Years ago we both set a goal to compete in Olympic Weightlifting, Masters division. Our decision came from a romantic dream when I saw that the world weightlifting championship was going to be in Poland, specifically in the town of Koszalin. This was the town where Jerzy had competed the last time before his injury. “Wouldn’t it be great if, after 20 years, you could go to Poland and win a gold medal?” I asked Jerzy. I guess he is a romantic too, because he liked the idea. This was the end of us going to the gym and just exercising—it was the beginning of serious training for competition.
With poetry you must undergo the same kind of training: you have to struggle, push against your limitations, maintain discipline and focus on creating something from the nothingness of a pure white page. You also have to aim for goals—is your writing just entertainment, destined for the drawer, or will you put it out there and get it published, where it will be exposed to the world with all its criticism. You have to become visible, where everything is on display. Both disciplines, weightlifting and poetry, represent the pinnacle of the craft. In weightlifting, snatch requires the most sheer power of any sport, and poetry requires extreme finesse, economy, and control with words. In both practices, there can be absolutely no waste.
When Jerzy and I met, he was an accomplished weightlifter and I had already been writing poetry for years. Over time, we exchanged our passions—Jerzy became a prolific poet and I won seven world championships. It was not an intentional decision on our parts. Encouraged by a psychologist, Jerzy started writing poetry as an exile in Sweden after experiencing the crises of leaving Poland, his family, his profession, and the murder of his close friend. I had been doing some bodybuilding in Poland to become more proportional but I never cared for the vanity involved in presenting your body as an object. Jerzy suggested that I switch over to weightlifting so my focus would be more athletic and the outcome would be a more flexible, stronger, faster and symmetrical body.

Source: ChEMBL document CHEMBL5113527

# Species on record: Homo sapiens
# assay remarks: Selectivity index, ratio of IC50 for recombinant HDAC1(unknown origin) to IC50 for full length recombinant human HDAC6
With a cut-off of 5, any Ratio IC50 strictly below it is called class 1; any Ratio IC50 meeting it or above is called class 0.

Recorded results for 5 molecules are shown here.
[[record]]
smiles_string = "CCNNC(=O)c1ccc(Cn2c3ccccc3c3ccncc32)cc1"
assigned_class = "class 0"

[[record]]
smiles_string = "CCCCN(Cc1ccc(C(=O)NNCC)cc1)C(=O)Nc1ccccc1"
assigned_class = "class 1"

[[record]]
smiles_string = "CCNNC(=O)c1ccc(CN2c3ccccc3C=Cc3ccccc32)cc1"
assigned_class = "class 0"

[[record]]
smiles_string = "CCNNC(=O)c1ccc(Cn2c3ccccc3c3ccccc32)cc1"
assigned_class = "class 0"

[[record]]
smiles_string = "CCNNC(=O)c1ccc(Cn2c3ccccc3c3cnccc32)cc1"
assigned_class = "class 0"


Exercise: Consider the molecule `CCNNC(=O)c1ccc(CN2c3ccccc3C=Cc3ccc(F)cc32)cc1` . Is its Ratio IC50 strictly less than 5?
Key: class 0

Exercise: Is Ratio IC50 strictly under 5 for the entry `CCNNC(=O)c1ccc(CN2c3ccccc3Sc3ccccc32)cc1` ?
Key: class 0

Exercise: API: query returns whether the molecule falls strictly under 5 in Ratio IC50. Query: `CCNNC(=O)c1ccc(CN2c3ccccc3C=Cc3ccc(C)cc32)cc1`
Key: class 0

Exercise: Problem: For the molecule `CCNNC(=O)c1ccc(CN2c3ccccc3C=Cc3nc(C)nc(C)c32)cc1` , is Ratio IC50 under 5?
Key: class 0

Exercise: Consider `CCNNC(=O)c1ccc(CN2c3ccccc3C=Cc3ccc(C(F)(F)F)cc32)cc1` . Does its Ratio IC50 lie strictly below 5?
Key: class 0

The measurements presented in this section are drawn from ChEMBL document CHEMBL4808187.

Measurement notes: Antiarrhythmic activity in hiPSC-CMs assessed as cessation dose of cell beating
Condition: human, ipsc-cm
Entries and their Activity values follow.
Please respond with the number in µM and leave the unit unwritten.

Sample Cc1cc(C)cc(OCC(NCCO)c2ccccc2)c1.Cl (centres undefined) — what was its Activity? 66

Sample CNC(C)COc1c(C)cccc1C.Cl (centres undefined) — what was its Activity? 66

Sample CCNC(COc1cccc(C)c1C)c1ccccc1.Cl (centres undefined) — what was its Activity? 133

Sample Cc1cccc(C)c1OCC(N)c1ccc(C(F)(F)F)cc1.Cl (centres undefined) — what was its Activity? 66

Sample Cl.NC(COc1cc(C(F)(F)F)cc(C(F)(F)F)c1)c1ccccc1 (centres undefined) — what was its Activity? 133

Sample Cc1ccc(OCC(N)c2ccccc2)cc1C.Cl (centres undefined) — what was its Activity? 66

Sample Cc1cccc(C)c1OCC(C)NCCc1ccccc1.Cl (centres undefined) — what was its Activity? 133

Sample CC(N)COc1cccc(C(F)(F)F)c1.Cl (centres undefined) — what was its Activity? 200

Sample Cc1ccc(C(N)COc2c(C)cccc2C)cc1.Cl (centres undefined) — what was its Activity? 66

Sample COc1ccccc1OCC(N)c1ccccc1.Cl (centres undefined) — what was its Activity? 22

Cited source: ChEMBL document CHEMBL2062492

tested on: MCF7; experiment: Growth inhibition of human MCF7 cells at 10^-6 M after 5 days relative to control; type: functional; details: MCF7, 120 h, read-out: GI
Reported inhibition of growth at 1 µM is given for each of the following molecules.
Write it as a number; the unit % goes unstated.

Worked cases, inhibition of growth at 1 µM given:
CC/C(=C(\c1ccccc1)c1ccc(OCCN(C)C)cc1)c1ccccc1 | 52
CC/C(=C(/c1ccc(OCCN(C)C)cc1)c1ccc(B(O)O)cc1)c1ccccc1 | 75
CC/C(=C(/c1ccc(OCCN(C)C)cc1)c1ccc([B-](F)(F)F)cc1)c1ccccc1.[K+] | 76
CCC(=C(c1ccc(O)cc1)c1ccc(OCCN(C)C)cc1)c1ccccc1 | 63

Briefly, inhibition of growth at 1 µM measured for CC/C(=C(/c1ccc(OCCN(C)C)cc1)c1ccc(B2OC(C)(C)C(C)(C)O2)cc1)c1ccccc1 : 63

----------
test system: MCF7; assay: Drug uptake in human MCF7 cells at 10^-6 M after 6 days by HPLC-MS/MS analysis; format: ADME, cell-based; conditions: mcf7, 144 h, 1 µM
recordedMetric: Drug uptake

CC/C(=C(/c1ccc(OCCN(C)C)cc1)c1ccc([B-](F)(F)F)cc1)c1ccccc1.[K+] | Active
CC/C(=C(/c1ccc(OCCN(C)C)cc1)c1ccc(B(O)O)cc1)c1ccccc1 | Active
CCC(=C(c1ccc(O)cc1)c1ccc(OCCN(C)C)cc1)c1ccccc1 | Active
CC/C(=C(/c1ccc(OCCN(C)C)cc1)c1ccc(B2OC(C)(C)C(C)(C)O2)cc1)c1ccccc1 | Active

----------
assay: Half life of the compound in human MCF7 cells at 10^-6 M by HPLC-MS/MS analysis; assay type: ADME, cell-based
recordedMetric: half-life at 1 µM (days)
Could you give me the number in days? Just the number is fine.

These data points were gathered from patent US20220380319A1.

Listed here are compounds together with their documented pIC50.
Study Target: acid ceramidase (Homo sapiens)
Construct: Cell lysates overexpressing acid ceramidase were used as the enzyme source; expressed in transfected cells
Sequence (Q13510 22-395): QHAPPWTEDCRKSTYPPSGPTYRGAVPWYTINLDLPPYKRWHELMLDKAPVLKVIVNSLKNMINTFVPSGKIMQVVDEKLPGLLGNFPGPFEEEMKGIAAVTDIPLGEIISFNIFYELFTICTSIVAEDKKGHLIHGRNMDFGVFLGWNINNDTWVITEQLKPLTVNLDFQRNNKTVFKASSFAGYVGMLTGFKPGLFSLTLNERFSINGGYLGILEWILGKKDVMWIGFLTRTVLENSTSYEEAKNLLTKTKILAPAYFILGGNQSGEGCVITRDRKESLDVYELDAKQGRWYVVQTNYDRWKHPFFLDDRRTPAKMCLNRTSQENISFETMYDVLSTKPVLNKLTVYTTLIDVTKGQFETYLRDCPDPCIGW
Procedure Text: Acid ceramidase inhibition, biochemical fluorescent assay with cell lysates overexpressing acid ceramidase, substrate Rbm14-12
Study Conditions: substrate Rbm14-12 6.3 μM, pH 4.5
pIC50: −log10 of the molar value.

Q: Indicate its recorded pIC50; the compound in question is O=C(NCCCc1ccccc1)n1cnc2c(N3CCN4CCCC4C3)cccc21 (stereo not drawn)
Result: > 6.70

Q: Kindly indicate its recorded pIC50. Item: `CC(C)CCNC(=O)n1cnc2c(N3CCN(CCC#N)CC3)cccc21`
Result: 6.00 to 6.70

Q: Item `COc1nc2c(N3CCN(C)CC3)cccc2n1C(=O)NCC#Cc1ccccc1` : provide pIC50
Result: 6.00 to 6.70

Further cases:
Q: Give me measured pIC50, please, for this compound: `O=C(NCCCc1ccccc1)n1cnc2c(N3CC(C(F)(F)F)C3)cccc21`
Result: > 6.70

There was a time when we were both preparing for the world championship and working towards our MFAs in creating writing. Each discipline required extreme focus and dedication and we were working as well. One early morning, as we started our run to the beach to do our plyometric exercises, I broke down crying and told Jerzy that I quit. Instead of protesting or encouraging me, Jerzy surprised me by saying “I quit too!” Then we laughed until we cried. Afterwards, we decided to walk to our favorite burger place and split a burger. We spent the rest of the day napping, reading, and relaxing. We didn’t write that day either. But, the next day we felt fantastic: fresh and ready to go. We had quit for just one day. We had learned an important lesson about balance, pacing, and micro-progression. You can accumulate exhaustion or you can accumulate good feeling and vitality.
Today we’re still both poets and weightlifters; we exercise every day and always read or write something. We strongly believe that engaging in both activities is our anti-aging secret. There’s a feeling of connection in the soul-searching that comes from writing, it makes us aware of what’s really going on in our lives. By staying mobile you’re checking in with your body on a deep level, aligning, strengthening and readjusting. To make a Polish joke, you have to walk a tightrope and balance the two poles: writing is emotional, mental and internal, while exercise is physical and external. They both produce a tangible outcome in renewed vitality and a connection to living that makes you feel energized. Your essential being is reaffirmed. If you don’t practice in both areas you’re more open to depression, disconnection and dissatisfaction in life.
You don’t have to compete to practice your exercise routine with commitment and focus, your body will improve. And with writing, I like to remember how Viktor Frankl said that creation is intrinsic to human well-being, and if you can’t create, you can still appreciate the creations of others. Journaling takes just a few minutes but can lead you into a powerful space of soul-searching.
Where do you fall on the continuum between physical practice and creative practice? Which do you do more, and which is easier for you? Have you ever had a singular focus where you were living at one extreme and feeling discontented because of it? Can you find freedom in discipline?
Leave your response below in the comments.